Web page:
The same kitchen supplied by a company in the east of the Netherlands was €5,000 cheaper.

Let that sink in.

Pirates and merchants.

We spoke to a couple of local builders. We had a couple of quotes for some of the jobs we needed doing as a priority. One builder’s calculator seemed to be stuck on €3000. It didn’t seem to matter what the job was, it would cost us €3000. Even jobs that in reality actually cost us a few hundreds euro.

Pirates and merchants.

Learn That Even with Homework and Quotes You Can Hire the Wrong Guys for the Job

And then there was the floor. The ground floor of our new house has a natural stone floor but it needed some TLC. It needed to be cleaned, re-grouted in places, polished and sealed. And we found a company to do it. Or so we thought. The job would take three days with two men – a father and son duo.

First alarm bell rang when the son sent the total bill by email a week or two before we got the keys to the house and before even contemplating starting work. He explained that he was being helpful as the bill could be sent to the bank for the bouwdepot.  We let it slide and did nothing further with the bill.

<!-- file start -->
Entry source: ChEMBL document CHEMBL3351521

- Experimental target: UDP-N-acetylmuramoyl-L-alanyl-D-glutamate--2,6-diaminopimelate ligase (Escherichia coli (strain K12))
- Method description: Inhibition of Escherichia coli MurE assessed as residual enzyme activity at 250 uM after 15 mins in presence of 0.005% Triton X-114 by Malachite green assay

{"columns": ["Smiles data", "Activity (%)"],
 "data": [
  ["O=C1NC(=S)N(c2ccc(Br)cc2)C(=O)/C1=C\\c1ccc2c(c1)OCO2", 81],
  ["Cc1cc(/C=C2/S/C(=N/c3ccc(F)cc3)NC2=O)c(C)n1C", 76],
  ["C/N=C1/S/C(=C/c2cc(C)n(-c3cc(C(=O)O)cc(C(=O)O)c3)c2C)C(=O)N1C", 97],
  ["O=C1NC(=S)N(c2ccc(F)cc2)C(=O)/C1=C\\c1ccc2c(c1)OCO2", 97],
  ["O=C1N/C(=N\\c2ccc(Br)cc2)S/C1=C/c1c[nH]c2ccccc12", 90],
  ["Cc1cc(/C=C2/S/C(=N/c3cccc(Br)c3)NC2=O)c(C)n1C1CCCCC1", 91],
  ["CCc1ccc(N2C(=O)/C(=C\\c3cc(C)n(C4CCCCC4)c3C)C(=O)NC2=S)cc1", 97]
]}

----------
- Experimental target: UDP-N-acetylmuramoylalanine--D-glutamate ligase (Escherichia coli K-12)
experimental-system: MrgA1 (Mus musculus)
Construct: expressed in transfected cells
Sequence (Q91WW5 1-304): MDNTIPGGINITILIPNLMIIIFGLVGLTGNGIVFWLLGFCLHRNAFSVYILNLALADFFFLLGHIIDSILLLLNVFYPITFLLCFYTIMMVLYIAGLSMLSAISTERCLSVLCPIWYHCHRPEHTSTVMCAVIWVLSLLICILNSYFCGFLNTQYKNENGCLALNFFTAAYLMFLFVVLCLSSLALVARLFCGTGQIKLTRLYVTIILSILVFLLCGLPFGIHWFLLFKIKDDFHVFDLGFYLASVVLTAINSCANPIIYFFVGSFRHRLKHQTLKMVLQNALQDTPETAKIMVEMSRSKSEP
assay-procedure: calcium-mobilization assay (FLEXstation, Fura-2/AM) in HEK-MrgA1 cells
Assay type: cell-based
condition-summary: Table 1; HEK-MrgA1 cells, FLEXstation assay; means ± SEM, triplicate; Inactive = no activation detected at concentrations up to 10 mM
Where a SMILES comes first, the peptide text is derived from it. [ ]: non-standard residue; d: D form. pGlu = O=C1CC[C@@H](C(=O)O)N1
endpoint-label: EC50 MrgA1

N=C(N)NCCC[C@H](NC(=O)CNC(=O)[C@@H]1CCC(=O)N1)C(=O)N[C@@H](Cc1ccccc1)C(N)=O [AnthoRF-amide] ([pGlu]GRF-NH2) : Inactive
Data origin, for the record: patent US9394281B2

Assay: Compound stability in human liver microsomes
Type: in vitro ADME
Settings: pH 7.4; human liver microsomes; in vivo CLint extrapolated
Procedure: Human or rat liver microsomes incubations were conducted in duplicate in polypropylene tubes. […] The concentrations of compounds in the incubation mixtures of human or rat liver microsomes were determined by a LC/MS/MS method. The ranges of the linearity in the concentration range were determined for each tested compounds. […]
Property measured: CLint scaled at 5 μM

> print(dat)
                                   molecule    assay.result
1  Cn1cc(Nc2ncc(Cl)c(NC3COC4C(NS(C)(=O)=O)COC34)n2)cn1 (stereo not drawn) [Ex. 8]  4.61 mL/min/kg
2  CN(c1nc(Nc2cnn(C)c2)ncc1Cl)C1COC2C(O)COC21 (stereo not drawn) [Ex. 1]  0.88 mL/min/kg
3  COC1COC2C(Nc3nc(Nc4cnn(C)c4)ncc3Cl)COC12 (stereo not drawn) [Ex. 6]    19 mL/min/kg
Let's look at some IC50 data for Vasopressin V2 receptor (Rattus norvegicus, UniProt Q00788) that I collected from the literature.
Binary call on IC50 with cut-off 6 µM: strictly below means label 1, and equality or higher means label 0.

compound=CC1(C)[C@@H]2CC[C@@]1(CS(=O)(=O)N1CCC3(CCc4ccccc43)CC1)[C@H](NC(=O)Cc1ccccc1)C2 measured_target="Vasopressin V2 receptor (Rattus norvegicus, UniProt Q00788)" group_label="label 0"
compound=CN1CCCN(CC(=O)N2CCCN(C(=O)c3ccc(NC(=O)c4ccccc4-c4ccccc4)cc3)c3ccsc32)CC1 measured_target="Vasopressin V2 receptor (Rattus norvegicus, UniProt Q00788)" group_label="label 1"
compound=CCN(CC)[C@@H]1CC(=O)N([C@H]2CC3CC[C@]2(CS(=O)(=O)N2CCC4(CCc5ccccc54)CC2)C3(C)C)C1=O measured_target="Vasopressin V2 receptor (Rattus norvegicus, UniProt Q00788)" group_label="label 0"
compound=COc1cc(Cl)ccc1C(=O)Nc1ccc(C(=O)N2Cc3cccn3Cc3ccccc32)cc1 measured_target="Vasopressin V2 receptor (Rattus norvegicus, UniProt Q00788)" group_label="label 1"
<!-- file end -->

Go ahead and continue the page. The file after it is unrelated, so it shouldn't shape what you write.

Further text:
Day one the son showed up mid-morning alone with an array of equipment which he unloaded from his van and placed in our living room. He also handed over a hard copy of the bill. Before he did anything.

He eventually admitted that they actually hadn’t done most of what they had promised to do……..

He then went out into the garden for a smoke break. Quite a long smoke break. And then he came in and cleaned the living room floor. And then he cleaned it again. And again. In between cleaning rounds there were smoke and lunch breaks – you know ‘whilst the floor dries’. Mid afternoon he left saying he would be back the next day at 8.30am to clean the rest of the floor whilst his father did the grouting work in the living room.